Also, I was feeling pretty annoyed by the CDC's new mask guidance in general and by how the reporting on it was received by Petunia in particular. She has watched as time after time during this pandemic adults have made decisions that seem to ignore her and her peers. We opened indoor dining before we opened schools, and in fact it seemed like some of the opening we did back in last July was responsible for a spike in cases that kept schools closed in the fall. And then we did it again in October and the spike around the holidays scuppered plans to open after the winter break. 

Now she's back in school, with masks and distancing and weird rules at lunch and she's watching adults who can be vaccinated decide that masks aren't required even though she and her friends have no option to get vaccinated.

All of which means she's decided adults don't really care about kids and is feeling ignored and left behind. So it seemed a good time to finally take action on her request for blue hair.

I have been at a loss for how to help her understand the decisions our society has made over the last year and a half, but I think maybe I have the seed of what I need to tell her, which came from a podcast I listened to yesterday. It was Sean Illing's conversation with Max Linsky about Linsky's new podcast 70 over 70. The entire conversation is really, really good and I recommend it highly (and yes, now I've started 70 over 70). The bit that made me realize how I can help Petunia understand our pandemic response was when they were talking about how some people implied (or outright said) that the pandemic wasn't such a big deal because it was mostly killing people over 80. One of them made the point about how America has such a strong libertarian streak running through our culture and that gives us a "you are responsible for yourself and don't owe anyone else anything" ethos that really messes us up in times of crisis like a pandemic.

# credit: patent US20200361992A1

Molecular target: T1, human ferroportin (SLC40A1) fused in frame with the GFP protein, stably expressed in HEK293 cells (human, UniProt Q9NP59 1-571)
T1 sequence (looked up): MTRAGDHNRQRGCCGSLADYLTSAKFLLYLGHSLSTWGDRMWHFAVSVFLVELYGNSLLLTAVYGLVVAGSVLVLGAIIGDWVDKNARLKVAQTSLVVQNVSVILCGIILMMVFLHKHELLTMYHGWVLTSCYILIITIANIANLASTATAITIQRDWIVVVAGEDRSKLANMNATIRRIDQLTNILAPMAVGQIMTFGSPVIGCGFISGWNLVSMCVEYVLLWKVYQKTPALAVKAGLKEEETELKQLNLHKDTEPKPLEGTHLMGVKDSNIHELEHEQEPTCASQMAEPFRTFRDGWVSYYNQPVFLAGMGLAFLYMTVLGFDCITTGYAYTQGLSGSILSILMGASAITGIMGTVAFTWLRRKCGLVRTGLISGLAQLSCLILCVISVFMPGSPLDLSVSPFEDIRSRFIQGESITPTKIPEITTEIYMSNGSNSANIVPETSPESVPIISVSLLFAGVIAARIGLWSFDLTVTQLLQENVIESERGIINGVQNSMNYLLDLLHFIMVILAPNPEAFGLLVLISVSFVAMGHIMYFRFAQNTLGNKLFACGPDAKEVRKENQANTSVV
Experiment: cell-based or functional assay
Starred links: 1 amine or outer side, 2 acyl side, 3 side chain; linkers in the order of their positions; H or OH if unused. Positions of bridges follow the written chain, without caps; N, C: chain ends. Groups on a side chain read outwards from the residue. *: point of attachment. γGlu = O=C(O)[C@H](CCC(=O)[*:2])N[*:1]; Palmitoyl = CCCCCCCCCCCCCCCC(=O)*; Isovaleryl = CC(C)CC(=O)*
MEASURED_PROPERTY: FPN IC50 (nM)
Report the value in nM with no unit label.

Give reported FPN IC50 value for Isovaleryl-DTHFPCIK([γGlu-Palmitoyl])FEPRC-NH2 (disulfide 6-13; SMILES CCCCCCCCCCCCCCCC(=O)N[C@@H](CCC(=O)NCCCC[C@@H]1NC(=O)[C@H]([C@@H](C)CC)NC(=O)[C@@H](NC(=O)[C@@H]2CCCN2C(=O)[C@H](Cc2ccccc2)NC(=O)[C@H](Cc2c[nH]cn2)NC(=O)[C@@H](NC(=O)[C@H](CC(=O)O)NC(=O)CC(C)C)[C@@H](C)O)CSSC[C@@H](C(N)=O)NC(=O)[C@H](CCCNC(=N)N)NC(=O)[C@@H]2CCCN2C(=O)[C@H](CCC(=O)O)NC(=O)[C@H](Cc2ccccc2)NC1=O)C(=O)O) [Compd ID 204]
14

But what I'll point out to Petunia is that many, many people didn't take care of only themselves and that a lot of people have taken a lesson from the pandemic that maybe that "everyone is on their own" ethos is a bad one and are working to make a different ethos more common. Maybe we have a chance to truly build back better here. 

Also, in the end my state and county decided to stick with their original plans and keep the indoor mask mandate until June 15.  San Diego county's vaccination progress is good - we're at just over 50% of the population vaccinated, and if I'm reading the report right at over 65% of the eligible population have had at least one shot. Our case rates are way down, too.

We'll still need to figure out what we will do about masks once the mandates are gone. I found this article helpful on that topic.

This is the end of a long, data-filled thread about what we know about transmission of infection by vaccinated people:

And this is a good look at how we're undercounting the occurance of MIS-C (the post-COVID inflammatory syndrome) in kids.

Brian Beutler wrote about his experience with long COVID and it is a disturbing thing to read right after your husband reads statistics to you from the Economist about how many kids get long COVID (it is not as many as adults but it is also not zero).

Jessica Valenti is righteously angry - and right - about how American mothers have been treated during the pandemic.

I thought this Charlie Warzel piece about burnout and the need for companies to lead in giving workers time to recover from the weird and exhausting past year was really good. I looked at my leave balance and my burnout level and realized there was a serious mismatch. I asked for the ability to take some time off without pay and was granted it, so I am merrily burning down my leave balance this summer with plans to take time off without pay in the fall/winter when I am out of PTO. I can afford to do this and so I have a path to deal with burnout. But many people cannot or will not feel they can ask for the special accommodation and will just burn all the way out.